C-Level Relationship Selling - 9 Active Listening Steps to Effortlessly Sell Prospects
Interviewing is the most important step of sales calls and relationship development. Interviewing requires asking stimulating questions that get prospects to discuss their wants relative to what you're offering. However, interviewing also requires active listening. That is, listening with and ear to learn and understand.
When someone opens up, it's a major step in selling them or building your relationship. Some people require more effort than other to open up. That's why you have to have a strategy to get people talking. But no matter how much effort is required, when that prospect starts talking, it's time for you to start listening, gathering information without interrupting.
Interrupting shuts people down or makes them defensive. So if your prospect is somewhat on tract, let him talk and you'll gather a boat load of relevant information. Keep in mind, people answer your questions in their own way and it's usually not in the direct way you'd like. So give them a little slack and let them ramble a bit. Your attention will show them you're interested, while you learn their issues and wants and the subtleties of what will make them warm to you.
An Interviewing Strategy
I have a process I use for all my sales calls. It consists of 1- asking open ended questions about issues and concerns as they relate to my services, then 2 - listening. While listening, 3 - I take notes, underlining powerful and ambiguous words that I'll get more clarity on later. Once the prospect has finished talking and explaining, 4 - I ask him to define his meaning of power words, such as low price, good service, reliable company, etc. Once I understand, 5 - I expose and entice the prospect with benefits and/or features he didn't mention but I feel he should have. From this questioning, listening and suggesting sequence I feel I know what's wanted, but 6- I confirm back to the prospect to see if I got it correctly and so he realizes I understand. If so, 7 - I ask if he is interested in hearing my presentation of how I can help him. After I present, 8 - I ask how he feels about what I just presented. If good, 9A - I ask for his commitment. If ambivalent or not so good, 9B - I clear up concerns and/or objections and then ask for his commitment.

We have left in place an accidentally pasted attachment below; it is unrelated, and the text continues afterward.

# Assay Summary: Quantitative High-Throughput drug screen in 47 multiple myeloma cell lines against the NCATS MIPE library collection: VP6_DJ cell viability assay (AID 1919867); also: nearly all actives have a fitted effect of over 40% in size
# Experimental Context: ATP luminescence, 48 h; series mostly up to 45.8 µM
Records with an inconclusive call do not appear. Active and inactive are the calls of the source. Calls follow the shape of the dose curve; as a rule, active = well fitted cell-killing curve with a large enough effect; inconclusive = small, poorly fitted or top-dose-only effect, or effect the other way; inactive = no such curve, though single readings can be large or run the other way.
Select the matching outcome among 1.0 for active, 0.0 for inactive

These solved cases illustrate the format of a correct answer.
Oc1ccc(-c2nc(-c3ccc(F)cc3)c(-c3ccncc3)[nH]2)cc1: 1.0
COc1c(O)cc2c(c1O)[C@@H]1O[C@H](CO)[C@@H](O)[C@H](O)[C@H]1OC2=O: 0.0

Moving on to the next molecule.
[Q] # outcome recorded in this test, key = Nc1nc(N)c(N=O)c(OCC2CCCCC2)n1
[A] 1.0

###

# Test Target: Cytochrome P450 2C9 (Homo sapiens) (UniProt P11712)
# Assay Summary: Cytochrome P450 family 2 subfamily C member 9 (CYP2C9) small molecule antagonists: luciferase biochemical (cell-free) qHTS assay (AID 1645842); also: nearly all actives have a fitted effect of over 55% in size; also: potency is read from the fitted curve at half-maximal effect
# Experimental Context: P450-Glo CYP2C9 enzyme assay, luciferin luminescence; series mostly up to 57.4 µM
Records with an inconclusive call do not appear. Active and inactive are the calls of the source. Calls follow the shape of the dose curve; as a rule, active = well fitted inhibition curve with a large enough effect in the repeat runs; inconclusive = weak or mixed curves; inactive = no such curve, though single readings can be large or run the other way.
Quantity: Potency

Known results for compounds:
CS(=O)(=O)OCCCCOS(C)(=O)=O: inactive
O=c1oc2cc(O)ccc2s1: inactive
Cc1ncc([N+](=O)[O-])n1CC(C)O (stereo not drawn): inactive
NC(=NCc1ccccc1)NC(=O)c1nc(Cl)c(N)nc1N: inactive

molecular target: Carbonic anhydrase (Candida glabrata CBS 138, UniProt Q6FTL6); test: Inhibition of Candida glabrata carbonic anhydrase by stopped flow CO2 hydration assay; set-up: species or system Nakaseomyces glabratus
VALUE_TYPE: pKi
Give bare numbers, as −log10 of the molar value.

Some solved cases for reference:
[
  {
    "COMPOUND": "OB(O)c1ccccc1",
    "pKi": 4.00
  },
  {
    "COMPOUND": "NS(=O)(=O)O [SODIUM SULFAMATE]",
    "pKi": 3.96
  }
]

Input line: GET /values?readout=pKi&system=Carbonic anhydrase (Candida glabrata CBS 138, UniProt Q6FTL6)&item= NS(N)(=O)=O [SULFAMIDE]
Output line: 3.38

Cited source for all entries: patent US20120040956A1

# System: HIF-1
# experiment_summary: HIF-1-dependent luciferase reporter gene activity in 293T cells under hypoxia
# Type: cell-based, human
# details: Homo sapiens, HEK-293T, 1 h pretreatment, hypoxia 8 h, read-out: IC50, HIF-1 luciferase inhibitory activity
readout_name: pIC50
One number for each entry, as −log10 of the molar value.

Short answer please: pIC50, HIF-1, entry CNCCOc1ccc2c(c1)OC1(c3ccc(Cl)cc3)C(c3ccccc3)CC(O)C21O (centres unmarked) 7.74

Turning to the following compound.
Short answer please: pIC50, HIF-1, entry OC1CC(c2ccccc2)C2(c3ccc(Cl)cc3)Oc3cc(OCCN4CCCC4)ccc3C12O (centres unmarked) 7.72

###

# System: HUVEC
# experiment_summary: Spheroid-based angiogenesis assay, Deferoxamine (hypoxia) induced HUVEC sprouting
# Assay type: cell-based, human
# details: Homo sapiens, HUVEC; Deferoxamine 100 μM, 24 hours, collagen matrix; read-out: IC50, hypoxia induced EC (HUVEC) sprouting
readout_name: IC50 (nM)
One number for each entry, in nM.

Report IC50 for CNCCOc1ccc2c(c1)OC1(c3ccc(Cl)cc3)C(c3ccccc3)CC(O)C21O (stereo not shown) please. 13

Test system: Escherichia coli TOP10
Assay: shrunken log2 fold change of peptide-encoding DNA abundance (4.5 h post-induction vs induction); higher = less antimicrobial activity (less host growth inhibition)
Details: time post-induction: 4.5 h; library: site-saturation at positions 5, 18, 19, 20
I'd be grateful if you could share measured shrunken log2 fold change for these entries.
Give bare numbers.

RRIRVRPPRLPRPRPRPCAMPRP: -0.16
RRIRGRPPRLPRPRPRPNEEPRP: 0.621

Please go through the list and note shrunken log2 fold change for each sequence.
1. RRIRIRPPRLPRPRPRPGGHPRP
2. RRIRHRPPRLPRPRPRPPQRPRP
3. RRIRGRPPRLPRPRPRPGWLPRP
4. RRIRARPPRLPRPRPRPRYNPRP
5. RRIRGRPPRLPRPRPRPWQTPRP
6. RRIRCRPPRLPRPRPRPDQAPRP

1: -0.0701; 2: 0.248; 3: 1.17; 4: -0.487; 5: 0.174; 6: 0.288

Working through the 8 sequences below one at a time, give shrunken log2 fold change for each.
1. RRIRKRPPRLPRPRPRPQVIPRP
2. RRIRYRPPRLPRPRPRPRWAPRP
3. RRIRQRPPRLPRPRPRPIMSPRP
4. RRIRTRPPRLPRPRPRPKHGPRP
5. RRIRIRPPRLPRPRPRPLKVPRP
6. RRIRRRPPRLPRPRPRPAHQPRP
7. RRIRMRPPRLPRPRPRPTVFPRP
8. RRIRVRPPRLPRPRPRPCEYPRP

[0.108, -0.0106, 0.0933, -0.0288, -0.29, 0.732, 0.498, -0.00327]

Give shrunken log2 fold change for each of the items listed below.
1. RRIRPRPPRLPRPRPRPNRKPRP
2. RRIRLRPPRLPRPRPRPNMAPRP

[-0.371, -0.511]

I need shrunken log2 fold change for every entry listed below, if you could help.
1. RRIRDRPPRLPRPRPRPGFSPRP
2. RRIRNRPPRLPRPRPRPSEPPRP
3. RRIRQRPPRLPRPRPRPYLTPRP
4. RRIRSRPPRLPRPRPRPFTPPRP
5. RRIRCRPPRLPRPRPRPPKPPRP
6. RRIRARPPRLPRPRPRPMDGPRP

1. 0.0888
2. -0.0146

Each of these steps has power and purpose. It is extremely effective for sales calls and relationship development meetings. It will produce all the information so that you can structure a presentation to move prospects to commitment, or cement relationships or to indicate that you've got a non-buyer at this time and it's time to leave.
Test It Out
Next person you're with - wife, child, friend, waiter, etc., ask an open-ended question and don't speak for (4) seconds. This will be a major challenge, but work on it. When she/he starts speaking, don't interrupt. Just keep nodding. Notice how much this person tells you.
Now pick out something she/he said and ask to clarify it. I.e. The waiter says, "The fish is really good tonight." You say, "What is it about the fish that makes it so good?" Wait for him to talk and notice how much more you learn about the fish.
Now offer up something the waiter didn't say, but you feel he should have said, such as, "You didn't say anything about the freshness of the fish, or the seasoning, or what other customers have said about tonight's fish." You'll notice you'll get even more information.
I could continue with the remaining steps, but it would get a little crazy. You're not trying to sell the waiter. However, for those you are trying to sell, you'll have to practice with someone how you'll implement the 9 steps above. As logical and simple as they sound, they are difficult to do. And if you think you can short cut the process, test it both ways. But, I'm confident you'll discover you get to where you want to be faster and easier implementing all 9 steps.
And now I invite you to learn more.